Search Folders are virtual folders that you setup in Outlook, which gives you all email items that match a certain pre-defined criteria. You will typically find them located at the bottom of your Folder List in Outlook, under the RSS feed. Just look for Search Folders in your Folder list.
There are probably a few Search Folders already setup, even if you aren’t using them. By default, Outlook comes with three Search Folders: Categorized Mail, Large Mail, and Unread Mail.
Categorized Mail – This Search Folder will display only those email items categorized by Color Category. In order for this predefined search to work, you will have to change the criteria to the Color Category you are using. To change the criteria, right click on the Categorized Mail folder, click on Customize This Search Folder, click the Criteria button, and define the colors you are using for categorization.
Large Mail – Includes all email items larger than 100 KB.
Unread Mail – Includes all email items that are marked as unread.
However, just because these are the default folders doesn’t mean you need to use them this way. Feel free to create your own folders with the criteria of your choosing.
To create new Search Folders, either: a) Right click Search Folders, and click on New Search Folder OR b) Click on Folder on the Ribbon at the top, and then click on New Search Folder.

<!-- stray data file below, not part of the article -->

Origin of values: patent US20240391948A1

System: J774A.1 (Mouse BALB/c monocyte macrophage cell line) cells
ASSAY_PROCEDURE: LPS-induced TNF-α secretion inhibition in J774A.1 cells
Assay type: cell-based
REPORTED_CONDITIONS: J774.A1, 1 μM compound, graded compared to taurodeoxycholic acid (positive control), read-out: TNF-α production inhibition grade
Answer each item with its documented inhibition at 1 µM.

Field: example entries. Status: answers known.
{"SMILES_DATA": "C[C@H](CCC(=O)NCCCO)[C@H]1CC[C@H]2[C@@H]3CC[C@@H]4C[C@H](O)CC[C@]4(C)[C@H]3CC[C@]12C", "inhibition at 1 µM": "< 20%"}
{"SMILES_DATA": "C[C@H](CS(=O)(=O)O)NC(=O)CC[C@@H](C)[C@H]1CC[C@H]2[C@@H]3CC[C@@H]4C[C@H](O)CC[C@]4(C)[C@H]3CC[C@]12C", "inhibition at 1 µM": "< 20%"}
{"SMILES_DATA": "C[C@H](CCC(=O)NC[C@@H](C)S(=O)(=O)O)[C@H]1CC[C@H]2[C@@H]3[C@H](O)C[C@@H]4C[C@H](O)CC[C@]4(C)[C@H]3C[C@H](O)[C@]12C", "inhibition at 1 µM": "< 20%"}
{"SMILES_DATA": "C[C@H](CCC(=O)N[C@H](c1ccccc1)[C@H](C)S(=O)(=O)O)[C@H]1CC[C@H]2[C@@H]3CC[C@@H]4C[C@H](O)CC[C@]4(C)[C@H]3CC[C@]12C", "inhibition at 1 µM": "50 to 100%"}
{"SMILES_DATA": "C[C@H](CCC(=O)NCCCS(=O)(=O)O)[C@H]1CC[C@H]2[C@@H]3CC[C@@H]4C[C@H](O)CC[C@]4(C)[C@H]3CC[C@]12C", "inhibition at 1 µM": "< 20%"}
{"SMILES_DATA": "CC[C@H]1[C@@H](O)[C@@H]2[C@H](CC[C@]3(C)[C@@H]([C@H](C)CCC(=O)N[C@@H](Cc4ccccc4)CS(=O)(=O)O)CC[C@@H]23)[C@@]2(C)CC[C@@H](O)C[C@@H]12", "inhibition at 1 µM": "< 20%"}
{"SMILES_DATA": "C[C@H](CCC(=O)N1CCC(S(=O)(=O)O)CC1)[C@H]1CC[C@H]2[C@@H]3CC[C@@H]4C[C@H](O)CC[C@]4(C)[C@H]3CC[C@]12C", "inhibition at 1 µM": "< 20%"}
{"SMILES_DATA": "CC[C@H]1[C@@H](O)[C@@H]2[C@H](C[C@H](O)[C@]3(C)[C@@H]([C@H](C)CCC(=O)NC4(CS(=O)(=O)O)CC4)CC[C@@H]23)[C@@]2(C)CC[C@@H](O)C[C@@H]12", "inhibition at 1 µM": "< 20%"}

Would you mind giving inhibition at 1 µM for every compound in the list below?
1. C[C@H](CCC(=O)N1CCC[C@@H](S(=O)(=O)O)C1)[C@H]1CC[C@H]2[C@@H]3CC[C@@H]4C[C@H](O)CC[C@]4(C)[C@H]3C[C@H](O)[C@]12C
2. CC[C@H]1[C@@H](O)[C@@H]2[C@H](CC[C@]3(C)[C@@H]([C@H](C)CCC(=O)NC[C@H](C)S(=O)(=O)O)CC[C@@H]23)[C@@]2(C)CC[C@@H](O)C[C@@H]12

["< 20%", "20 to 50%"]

The New Search Folder screen will appear. Microsoft has compiled a list of common uses for Search Folders. Select your use from the list. If nothing in the list matches your needs, scroll to the bottom and click on “Create a Custom Search Folder.” Input / verify your specific criteria, then click okay.
When the Search Folder is created, it automatically begins processing the request. Depending on the size of the search and your volume of email, it may take a moment or two to process.
That’s all it takes to setup Search Folders. Once setup correctly and in place, you should find that the amount of time it takes you to search your emails is greatly reduced. And, if you later find that you spend lots of time searching for something else, you can always setup another Search Folder.
What do you use Search Folders for? Leave us a comment telling us about it.